I found this TED talk about a new advance in the field of 3D printing to be both extremely interesting and very well delivered. Joseph DeSimone talks about how he and his colleagues have discovered a way to 3D print objects 25 – 100 times faster than traditional 3D printers. This is achieved by using controlled amounts of light and oxygen in order to constantly solidify liquid in the shape of the desired object. This has huge implications for society as 3D printing before this would take large amounts of time to print even the simplest objects. The speaker also talks about the impact of this improvement stating that it can revolutionize the manufacturing world.
One of the aspects that made the talk very effective was the speakers great variation of his tone of voice and his hand motions for emphasis. He takes his time to pause every once and a while during his sentences in order to give the audience time to comprehend what he is saying. It also helps to show the audience what is really important about his talk by the pacing that he uses. He also adds to this with his use of hand movements which are not too over the top, but are subtle enough to benefit his talk.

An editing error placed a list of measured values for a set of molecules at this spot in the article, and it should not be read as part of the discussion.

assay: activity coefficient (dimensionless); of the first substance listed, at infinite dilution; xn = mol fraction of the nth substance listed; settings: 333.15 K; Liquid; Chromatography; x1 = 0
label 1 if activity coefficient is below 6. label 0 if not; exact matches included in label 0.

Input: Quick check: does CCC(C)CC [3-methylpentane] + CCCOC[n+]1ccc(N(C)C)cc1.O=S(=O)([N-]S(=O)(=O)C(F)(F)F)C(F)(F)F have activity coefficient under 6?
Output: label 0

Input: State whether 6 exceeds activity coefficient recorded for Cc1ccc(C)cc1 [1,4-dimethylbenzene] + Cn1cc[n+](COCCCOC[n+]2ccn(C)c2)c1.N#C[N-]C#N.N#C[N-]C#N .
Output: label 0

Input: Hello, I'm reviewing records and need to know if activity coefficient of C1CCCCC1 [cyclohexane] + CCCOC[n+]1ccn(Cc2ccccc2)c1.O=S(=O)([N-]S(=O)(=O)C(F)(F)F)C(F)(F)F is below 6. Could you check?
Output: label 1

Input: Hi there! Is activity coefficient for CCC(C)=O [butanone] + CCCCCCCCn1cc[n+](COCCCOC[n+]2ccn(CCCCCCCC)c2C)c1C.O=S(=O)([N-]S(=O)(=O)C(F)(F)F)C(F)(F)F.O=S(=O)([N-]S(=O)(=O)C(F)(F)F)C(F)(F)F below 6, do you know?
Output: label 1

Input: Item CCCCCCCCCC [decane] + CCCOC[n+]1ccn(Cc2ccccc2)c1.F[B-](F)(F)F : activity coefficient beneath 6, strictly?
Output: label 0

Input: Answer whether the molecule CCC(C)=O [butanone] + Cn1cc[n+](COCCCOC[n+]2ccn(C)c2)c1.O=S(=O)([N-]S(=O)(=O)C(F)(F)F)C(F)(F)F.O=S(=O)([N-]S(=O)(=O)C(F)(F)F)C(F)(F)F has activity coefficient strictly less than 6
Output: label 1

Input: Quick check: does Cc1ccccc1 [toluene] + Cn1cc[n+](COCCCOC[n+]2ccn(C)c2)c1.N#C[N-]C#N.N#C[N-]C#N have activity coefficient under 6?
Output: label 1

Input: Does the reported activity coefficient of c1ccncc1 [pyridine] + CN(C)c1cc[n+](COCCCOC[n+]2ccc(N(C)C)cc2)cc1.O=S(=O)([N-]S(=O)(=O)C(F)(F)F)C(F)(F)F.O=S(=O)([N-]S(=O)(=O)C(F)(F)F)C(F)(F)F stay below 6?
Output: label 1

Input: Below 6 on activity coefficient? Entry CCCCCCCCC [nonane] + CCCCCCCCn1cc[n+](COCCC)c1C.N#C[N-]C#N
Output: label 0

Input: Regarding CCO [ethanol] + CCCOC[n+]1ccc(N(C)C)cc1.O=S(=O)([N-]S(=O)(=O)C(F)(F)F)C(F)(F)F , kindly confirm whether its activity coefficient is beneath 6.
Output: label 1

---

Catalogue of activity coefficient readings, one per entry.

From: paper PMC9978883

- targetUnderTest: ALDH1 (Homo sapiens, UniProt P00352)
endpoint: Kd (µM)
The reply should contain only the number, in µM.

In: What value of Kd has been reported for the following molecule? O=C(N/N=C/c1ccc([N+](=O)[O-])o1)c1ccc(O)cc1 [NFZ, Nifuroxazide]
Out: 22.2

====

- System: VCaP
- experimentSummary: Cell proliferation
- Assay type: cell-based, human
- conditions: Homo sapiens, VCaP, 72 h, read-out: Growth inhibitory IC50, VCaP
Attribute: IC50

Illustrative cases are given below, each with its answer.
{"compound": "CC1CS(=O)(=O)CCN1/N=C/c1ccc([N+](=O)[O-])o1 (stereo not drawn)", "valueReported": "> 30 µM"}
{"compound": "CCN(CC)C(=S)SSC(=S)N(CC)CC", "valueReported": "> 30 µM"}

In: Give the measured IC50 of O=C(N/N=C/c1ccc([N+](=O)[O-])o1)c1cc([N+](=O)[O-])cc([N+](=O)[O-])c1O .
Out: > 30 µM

Another aspect of the talk that was very effective was the speakers use of demonstrations and media in order to help his audience better understand his topic. He prints a complex object on stage while he is talking and in the short ten minutes the object materializes before the audiences eyes. This and his many photos and animations give a visual means to better understand the topic. It also helps to back up his claim that this innovation will revolutionize the world.
I highly recommend watching the talk as it is truly amazing to see the progression of technology and to get a sense of the good that will come from it. I am glad that I found this talk as I was not aware of this innovation beforehand. I hope to use this talk and others that utilize similar effective means of communication in my TED talk in order to better convey my talk to my audience.
Joseph DeSimone: What if 3D printing was 100x faster?: